One day Nick Donovan has it all; a beautiful, pregnant wife, a nice house, a great job. The next day he is on his own, starting from scratch with nothing but a few suitcases and his old truck.
Nick flees to the opposite coast of Florida, trying to leave his ex-wife and the memories behind. But that couldn’t happen. Soon Nick finds that he is tied to Shelley in a way that he hadn’t expected. And, in her bitterness, she does everything she can to ensure his misery.
Brandy is Shelley’s opposite; wild, sensual, free-spirited. With Brandy, Nick is able to rebel against all that Shelley stands for. Brandy quickly leads Nick into a world of sex, drugs, and cash. And now Nick finds himself caught between the two worlds, desperate to stay afloat.
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Excerpt from Miami Snow
Nick had never liked Mondays, but this one felt especially bad. He had nothing to base it on, no particular reason for feeling the way he did. Still, the feeling clung to him
He stepped into the elevator behind a large woman who had apparently bathed in a vat of cheap perfume. Three men in typical business attire stepped in behind him. They all pushed the buttons for their respective floors, and stood in the awkward silence that inevitably fills any small area crammed with strangers. Nick took shallow breaths and silently cursed the makers of Jean Nate.
When the elevator doors opened for the third floor, Nick stepped out and welcomed the stale air minus the perfume. He turned left and started toward his own cubicle. Just enough space to turn around in.
Margaret, one of the long-time secretaries, stopped him mid-stride. “Mr. Styger wants to see you in his office,” she said.
Nick reflexively checked his watch. He wasn’t late. In fact, he was ten minutes early. He tried to read Margaret’s expression, but she wore the same simple smile as always. “Okay, thanks,” he said. His voice was steady, as if he did this sort of thing all the time. As if getting called to the boss’s office didn’t make him feel like he was in trouble with the high school principal.
Carol, Ron Styger’s personal secretary, sat in her padded leather chair behind a desk covered by a computer, its files opened to various spreadsheets. Her blonde-gray hair had that freshly curled look. Her makeup fell into her wrinkles, giving her face the appearance of a parched desert.
“Mr. Styger is waiting for you,” Carol said.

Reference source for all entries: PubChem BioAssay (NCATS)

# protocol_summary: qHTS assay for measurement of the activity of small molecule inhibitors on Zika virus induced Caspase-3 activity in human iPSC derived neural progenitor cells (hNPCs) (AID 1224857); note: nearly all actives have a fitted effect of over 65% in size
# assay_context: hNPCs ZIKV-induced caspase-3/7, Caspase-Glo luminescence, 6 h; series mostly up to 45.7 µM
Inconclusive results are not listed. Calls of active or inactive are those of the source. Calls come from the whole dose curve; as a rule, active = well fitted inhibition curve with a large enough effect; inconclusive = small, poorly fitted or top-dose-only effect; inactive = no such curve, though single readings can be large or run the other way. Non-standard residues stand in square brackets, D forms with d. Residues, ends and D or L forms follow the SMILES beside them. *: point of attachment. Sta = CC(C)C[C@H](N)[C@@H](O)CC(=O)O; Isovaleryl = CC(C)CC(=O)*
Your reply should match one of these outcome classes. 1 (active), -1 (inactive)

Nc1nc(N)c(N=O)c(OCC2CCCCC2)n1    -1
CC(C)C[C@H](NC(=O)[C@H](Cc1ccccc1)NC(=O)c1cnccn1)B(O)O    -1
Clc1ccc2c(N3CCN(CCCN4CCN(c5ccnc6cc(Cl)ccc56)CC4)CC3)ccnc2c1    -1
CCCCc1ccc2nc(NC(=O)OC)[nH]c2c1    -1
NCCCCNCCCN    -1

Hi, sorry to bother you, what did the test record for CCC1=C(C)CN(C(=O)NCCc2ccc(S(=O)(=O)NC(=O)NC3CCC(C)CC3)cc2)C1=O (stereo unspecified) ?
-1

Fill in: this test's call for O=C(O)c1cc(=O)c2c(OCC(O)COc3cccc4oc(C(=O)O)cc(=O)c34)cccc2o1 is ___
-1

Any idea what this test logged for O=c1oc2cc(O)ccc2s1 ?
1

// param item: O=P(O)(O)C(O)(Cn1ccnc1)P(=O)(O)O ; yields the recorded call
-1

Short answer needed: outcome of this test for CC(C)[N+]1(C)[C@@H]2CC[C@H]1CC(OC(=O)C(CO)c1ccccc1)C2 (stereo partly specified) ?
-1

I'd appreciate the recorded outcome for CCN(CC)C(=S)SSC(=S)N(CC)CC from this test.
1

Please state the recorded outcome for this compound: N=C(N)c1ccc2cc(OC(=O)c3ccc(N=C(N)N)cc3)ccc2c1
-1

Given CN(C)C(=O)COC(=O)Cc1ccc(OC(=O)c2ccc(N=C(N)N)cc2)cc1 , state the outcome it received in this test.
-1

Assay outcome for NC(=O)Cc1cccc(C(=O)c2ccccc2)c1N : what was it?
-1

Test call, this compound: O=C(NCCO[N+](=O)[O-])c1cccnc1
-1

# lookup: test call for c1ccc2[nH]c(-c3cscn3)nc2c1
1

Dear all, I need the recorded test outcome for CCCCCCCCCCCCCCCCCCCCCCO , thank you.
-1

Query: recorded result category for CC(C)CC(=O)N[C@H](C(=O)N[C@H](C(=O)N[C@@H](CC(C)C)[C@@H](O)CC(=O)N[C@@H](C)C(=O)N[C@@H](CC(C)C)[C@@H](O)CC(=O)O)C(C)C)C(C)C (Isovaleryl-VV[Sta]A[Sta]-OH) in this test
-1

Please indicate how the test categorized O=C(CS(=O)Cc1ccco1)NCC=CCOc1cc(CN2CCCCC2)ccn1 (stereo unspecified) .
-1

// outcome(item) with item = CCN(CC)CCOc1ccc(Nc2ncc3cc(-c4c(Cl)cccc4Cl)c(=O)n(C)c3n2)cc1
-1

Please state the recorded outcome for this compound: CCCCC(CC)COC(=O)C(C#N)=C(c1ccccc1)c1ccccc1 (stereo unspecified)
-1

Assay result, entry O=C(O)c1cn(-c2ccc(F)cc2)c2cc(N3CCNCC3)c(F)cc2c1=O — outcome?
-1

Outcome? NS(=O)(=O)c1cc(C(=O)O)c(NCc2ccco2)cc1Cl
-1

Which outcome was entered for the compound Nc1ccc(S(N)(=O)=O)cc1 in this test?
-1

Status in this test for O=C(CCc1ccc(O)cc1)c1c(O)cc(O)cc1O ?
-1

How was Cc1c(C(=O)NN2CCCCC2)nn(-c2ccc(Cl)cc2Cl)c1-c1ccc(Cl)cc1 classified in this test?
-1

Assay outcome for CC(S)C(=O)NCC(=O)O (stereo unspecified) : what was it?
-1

Nick nodded. The door leading into Styger’s office was ajar. Nick stood stiff, staring at the door, waiting for something and nothing to happen. When he realized waiting served no purpose, he knocked lightly and poked his head inside. “You wanted to see me?” he asked.
Ron Styger rose from behind his cluttered desk. He was, in many ways, the stereotypical middle-aged man. Thinning hair with splashes of gray at the temples. A belly that hung beyond his belt. Somehow, with businessmen, the belly said he could afford to indulge in expensive food and drink. Had Styger been an employee at a blue collar job, that same belly would have pronounced him lazy with a beer addiction.
“Good morning, Nick,” Styger said. “Good to see you.”
“Good morning, sir.”
“Come in. Sit down. I’d like to talk to you for a minute.”
Nick thought uh-oh but said, “Okay. Sure.”
Styger’s eyes were puffy, bloodshot. His hair had grown straggly. Nick pushed his hand through his own hair. Yes, there was definitely something about this particular Monday.
“You’re divorced, right Nick?” Styger asked.
Odd way to begin a work-related conversation. Nick let the simple answer hang in the air. He fidgeted in his seat, uncomfortable under Styger’s sudden scrutiny.
Styger’s face twisted into something like a grimace. “How long now?”
“We’ve been apart almost nine months.”
Styger nodded as if he’d been given a vital piece of information. “My wife left me recently,” he said. “For a younger man.”
Nick watched his boss, waiting for the point of this meeting. When Styger said nothing else, Nick assumed he was expected to reciprocate. Though he could not, for the life of him, figure out where this was leading. He said, “Mine left me for my best friend.”
Styger drummed his fingers against the desk. “Thirty-two years together…”
Styger’s voice trailed off. His eyes glazed over. Nick sat in the uncomfortable silence that followed. What was he supposed to do? Had he been summoned to Styger’s office for the sole purpose of commiserating?
Finally, Styger slapped his palms against his desk. “At any rate,” he said, “I didn’t bring you here to dump my problems on you. I wanted you to know that I understand. This divorce thing… Such a mess. I received a court order to verify your income.”
“Apparently your ex-wife wants to be sure that you’re not earning more than you’ve admitted to. So, in case you haven’t been completely honest with her—which, by all means, is something that I would understand—well, I thought you should know that I have to tell them what they want to know.”
Nick rubbed his temples. His head threatened to explode. “How did she even know where I work? I haven’t told her a thing.”
Styger shrugged. “It really isn’t hard information to obtain, providing you have the means and the finances. By which I mean the right lawyer.”
“Divorce. They leave us, then they act as if they have every right to all we’ve worked so hard to attain.”
Nick nodded. “Thank you, sir, for the information.”
“I wouldn’t be surprised if my wife demands half of my wardrobe.” Styger sighed. “Men like us need to stick together, Nick. Divorce… I never imagined.”
Nick mumbled a few words of understanding, before escaping to his desk. His computer hummed, waiting for him. He sat there staring at the empty screen, hating Shelley so much, his skin crawled.
Thanks for reading. 🙂